This semester, I had a fantastic and eye-opening opportunity afforded me by my Foundations of the Restoration professor. He assigned everyone a semester long term-project, and my project ended up being a significant experience for me.

The guidelines for the project were loose. Early on, I decided that I wanted to combine some aspect of the Restoration of the Gospel with computer modeling. I came to the conclusion that I could create an accurate, three-dimensional model of the gold plates, based on the several accounts we have of the plates’ size, shape, and color. This would give me the opportunity to both learn about Church history and develop my computer skills.

Soon after deciding on the idea, I realized that creating the 3-D model wouldn’t be substantial enough for the term project. So, I resolved to do something more: to send my design to the library’s 3-D printer, and to create an actual scale model of the plates.

After many hours of researching, modeling, and working with the 3-D printing gurus on the second floor of the library, my project idea became a reality:


Thanks to the help of my wonderful wife, the 3-D printing gurus, and several YouTube videos, I was able to create a computer model of the plates. Then, I was able to make that model and turn it in for my term project.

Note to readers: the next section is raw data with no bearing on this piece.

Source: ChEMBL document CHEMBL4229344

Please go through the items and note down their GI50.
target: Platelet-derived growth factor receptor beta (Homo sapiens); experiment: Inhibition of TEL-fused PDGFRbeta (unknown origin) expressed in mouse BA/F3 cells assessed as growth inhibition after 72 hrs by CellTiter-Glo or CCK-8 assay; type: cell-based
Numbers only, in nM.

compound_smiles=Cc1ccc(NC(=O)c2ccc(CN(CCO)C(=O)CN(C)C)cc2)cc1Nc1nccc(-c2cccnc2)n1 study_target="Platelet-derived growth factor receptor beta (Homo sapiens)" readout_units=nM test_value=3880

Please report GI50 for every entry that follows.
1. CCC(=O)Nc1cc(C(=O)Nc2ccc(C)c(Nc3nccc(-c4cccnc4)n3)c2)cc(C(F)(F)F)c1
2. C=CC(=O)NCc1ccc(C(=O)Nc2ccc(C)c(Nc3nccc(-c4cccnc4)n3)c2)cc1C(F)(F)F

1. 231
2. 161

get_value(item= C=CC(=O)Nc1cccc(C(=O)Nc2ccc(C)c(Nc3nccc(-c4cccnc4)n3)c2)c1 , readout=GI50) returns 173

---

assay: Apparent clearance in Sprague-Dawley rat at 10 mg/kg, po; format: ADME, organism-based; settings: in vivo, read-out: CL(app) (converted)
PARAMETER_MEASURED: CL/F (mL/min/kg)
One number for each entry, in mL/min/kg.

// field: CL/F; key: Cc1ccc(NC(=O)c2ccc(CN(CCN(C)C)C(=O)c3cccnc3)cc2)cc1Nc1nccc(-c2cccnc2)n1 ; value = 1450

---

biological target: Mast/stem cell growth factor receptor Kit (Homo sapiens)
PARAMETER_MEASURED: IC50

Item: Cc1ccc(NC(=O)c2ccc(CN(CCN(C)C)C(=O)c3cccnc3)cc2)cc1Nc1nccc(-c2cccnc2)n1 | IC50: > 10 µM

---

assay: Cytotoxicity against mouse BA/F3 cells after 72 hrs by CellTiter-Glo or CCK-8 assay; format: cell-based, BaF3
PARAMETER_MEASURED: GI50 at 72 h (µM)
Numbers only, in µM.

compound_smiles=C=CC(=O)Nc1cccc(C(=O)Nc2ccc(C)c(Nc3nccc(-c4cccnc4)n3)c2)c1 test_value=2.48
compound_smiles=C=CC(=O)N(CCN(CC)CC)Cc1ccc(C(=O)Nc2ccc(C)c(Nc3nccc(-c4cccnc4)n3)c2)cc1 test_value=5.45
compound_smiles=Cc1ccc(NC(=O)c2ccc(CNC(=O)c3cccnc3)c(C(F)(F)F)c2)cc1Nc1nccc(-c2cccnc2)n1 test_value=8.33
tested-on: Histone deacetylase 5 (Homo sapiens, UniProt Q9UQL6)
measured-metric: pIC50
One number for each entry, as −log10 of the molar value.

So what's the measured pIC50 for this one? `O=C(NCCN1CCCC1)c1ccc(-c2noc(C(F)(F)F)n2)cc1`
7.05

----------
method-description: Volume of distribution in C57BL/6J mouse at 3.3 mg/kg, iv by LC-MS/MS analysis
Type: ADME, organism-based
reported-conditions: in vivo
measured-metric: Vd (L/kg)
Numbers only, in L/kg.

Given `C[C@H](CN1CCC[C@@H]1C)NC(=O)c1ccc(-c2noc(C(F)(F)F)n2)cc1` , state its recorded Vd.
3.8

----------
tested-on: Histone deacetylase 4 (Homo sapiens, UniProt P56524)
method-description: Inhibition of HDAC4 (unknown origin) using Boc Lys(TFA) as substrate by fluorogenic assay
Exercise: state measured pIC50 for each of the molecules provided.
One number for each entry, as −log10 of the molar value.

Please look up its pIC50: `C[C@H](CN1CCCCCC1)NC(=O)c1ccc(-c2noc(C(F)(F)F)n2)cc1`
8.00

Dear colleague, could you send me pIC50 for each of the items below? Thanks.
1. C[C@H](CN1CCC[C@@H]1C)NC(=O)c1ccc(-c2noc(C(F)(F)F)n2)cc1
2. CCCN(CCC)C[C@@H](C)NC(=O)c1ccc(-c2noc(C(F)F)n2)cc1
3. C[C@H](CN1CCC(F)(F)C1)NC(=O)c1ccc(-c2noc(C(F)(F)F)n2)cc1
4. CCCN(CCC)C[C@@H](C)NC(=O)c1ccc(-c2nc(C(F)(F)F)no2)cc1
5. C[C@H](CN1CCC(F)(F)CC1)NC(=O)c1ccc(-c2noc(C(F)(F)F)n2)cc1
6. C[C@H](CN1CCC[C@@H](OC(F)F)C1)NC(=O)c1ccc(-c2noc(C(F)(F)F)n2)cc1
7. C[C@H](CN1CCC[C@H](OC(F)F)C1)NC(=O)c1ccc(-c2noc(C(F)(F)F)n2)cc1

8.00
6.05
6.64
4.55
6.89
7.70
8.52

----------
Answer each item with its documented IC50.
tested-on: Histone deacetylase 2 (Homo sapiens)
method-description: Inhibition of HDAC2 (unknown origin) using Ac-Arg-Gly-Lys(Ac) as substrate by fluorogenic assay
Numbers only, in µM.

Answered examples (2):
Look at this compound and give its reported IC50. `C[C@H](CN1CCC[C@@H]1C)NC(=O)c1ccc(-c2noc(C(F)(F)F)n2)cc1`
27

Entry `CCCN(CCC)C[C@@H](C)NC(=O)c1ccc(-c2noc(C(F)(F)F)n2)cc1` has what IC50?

I was led to reflect on several things when I completed the project. For a moment, I was brought back to Uruguay (where I served my mission). Our Stake President said (in Uruguayan Castellano), “Elders! You must have a strong testimony of the Restoration of the Gospel and of Joseph Smith. Can you imagine seeing God the Father and His Son in the Sacred Grove? Can you hear the words of the angel Moroni? Can you imagine the weight of the plates in your hands?”

These were powerful questions that I’ve remembered for over two years now. For my project, I didn’t use real gold. The model did not weigh as much as the plates would have. It wasn’t as shiny or as impressive as I’m sure the real plates are. But, in some small way, my testimony of Joseph’s receiving and translating the golden plates grew. I can now imagine what it would have been like to receive the plates from a heavenly angel. 6–7 inches wide, 8 inches long, and 4–6 inches thick. And all of it “the appearance of gold.” I can think how it must have been to carry the heavy plates (about 60 pounds), and run away from those who would try to take them. I can imagine Joseph taking the plates home for the first time, the heavy, cool metal in his hands.

I know that the gold plates are real. I know that the Book of Mormon is the word of God. Joseph Smith was a prophet of God, and he translated the gold plates by God’s gift and power. Because of this, we have the incredible Church and Gospel that blesses our lives today.

Source: Henrichsen, Kirk B. (compiler). “How Witnesses Described the “Gold Plates.” Journal of Book of Mormon Studies, 10/1, 2001, 16-21, 78.